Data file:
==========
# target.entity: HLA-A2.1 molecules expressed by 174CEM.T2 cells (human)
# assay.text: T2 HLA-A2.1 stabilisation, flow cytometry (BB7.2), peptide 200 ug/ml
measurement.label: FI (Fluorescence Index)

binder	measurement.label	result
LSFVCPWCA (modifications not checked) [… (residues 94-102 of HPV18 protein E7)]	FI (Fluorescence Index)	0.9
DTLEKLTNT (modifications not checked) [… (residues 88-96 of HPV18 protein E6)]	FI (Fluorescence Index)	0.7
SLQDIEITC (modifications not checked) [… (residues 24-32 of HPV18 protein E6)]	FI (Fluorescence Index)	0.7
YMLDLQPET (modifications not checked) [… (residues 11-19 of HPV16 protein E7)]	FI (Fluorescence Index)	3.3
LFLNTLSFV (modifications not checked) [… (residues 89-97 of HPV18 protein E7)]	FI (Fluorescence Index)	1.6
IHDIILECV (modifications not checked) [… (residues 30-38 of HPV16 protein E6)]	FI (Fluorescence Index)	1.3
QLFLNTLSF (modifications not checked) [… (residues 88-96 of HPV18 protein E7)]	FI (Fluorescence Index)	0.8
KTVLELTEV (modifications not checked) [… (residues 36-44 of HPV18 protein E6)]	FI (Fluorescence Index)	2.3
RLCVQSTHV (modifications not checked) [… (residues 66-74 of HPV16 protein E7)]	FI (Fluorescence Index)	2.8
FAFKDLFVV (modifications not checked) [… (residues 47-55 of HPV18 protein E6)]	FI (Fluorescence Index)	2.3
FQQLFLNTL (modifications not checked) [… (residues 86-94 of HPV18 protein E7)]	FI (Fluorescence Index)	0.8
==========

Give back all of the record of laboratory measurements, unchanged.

# target.entity: HLA-A2.1 molecules expressed by 174CEM.T2 cells (human)
# assay.text: T2 HLA-A2.1 stabilisation, flow cytometry (BB7.2), peptide 200 ug/ml
measurement.label: FI (Fluorescence Index)

binder	measurement.label	result
LSFVCPWCA (modifications not checked) [… (residues 94-102 of HPV18 protein E7)]	FI (Fluorescence Index)	0.9
DTLEKLTNT (modifications not checked) [… (residues 88-96 of HPV18 protein E6)]	FI (Fluorescence Index)	0.7
SLQDIEITC (modifications not checked) [… (residues 24-32 of HPV18 protein E6)]	FI (Fluorescence Index)	0.7
YMLDLQPET (modifications not checked) [… (residues 11-19 of HPV16 protein E7)]	FI (Fluorescence Index)	3.3
LFLNTLSFV (modifications not checked) [… (residues 89-97 of HPV18 protein E7)]	FI (Fluorescence Index)	1.6
IHDIILECV (modifications not checked) [… (residues 30-38 of HPV16 protein E6)]	FI (Fluorescence Index)	1.3
QLFLNTLSF (modifications not checked) [… (residues 88-96 of HPV18 protein E7)]	FI (Fluorescence Index)	0.8
KTVLELTEV (modifications not checked) [… (residues 36-44 of HPV18 protein E6)]	FI (Fluorescence Index)	2.3
RLCVQSTHV (modifications not checked) [… (residues 66-74 of HPV16 protein E7)]	FI (Fluorescence Index)	2.8
FAFKDLFVV (modifications not checked) [… (residues 47-55 of HPV18 protein E6)]	FI (Fluorescence Index)	2.3
FQQLFLNTL (modifications not checked) [… (residues 86-94 of HPV18 protein E7)]	FI (Fluorescence Index)	0.8